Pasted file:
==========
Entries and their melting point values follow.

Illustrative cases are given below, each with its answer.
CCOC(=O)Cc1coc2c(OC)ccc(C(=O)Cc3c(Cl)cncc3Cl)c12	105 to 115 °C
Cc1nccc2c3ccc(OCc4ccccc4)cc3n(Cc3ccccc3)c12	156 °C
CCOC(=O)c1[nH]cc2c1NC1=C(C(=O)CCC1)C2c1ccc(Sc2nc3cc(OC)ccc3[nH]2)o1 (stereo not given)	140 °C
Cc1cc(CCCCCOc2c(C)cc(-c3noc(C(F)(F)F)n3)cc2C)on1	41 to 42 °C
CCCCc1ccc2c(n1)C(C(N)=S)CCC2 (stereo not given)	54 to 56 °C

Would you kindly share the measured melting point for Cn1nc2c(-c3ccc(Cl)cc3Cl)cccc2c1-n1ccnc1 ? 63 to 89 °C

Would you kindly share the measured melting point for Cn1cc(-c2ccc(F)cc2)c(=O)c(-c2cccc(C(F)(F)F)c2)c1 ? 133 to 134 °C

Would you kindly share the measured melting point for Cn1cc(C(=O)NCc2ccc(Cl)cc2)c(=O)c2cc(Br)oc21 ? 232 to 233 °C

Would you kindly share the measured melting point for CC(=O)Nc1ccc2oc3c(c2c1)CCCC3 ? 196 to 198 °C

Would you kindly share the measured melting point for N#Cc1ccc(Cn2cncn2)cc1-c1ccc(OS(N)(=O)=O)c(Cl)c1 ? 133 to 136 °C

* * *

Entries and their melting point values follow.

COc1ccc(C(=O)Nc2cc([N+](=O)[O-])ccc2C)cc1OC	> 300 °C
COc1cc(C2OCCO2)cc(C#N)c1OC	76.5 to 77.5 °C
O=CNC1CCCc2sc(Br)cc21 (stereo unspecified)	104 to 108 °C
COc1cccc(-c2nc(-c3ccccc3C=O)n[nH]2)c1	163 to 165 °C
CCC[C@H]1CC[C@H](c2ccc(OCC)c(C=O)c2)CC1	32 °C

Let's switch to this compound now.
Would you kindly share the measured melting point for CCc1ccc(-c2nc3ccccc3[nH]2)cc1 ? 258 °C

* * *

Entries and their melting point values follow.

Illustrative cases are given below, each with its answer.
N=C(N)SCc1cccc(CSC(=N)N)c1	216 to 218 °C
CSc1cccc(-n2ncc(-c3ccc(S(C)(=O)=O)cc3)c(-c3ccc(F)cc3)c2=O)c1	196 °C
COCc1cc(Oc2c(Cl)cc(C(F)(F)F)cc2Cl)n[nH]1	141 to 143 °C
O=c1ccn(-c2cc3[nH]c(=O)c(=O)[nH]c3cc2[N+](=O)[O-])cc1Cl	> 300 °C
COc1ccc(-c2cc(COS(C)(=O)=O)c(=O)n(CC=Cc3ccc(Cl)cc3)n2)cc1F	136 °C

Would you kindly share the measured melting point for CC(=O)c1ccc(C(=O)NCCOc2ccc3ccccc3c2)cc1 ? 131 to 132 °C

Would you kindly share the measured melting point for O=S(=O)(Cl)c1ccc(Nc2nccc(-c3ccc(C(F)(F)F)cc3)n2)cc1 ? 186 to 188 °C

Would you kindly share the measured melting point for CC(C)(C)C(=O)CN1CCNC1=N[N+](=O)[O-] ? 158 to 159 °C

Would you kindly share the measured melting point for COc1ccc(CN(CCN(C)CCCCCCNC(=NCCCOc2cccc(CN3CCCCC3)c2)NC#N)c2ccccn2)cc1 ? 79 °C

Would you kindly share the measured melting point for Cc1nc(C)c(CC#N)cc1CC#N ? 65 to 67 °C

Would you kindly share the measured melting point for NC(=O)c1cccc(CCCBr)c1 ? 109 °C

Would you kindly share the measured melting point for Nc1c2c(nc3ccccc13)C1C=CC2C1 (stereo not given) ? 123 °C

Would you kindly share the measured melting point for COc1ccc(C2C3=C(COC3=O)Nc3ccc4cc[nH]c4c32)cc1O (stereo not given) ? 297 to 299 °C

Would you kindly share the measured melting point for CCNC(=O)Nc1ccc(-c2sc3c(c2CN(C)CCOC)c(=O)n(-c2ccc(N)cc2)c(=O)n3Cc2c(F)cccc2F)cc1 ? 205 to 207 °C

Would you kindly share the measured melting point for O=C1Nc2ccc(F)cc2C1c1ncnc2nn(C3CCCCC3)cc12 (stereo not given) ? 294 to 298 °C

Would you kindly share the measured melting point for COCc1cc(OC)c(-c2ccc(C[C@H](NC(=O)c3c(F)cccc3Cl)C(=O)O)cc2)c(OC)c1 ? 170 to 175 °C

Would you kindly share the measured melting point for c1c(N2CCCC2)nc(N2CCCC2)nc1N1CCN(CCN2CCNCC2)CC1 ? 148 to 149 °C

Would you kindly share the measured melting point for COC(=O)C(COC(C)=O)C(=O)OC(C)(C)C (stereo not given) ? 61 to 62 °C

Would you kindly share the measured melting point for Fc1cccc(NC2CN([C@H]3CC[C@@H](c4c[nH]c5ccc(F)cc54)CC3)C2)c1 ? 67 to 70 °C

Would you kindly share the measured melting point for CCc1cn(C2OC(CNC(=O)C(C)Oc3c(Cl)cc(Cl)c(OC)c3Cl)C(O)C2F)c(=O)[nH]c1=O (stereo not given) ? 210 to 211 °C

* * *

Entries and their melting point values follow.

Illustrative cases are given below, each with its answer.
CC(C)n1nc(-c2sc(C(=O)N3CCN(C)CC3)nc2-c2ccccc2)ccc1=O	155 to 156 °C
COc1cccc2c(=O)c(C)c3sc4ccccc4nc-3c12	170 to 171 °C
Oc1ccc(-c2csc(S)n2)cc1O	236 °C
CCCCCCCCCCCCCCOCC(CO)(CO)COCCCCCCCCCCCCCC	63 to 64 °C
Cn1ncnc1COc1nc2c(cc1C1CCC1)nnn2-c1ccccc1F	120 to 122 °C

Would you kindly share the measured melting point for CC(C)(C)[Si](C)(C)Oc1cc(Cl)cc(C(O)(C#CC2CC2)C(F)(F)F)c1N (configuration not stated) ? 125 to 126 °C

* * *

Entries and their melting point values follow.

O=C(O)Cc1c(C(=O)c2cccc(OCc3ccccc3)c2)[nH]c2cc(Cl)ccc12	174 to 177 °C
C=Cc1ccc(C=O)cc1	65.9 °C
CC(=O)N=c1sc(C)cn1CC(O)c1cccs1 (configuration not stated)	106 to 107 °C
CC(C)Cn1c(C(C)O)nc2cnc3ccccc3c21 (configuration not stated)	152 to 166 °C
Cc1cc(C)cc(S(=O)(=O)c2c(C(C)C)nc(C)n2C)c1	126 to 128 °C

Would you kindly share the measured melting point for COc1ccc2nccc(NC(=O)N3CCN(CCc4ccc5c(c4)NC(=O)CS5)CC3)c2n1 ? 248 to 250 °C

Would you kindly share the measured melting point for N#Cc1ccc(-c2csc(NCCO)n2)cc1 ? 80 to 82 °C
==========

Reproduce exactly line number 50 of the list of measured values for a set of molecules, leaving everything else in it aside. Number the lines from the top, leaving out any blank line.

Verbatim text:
Oc1ccc(-c2csc(S)n2)cc1O	236 °C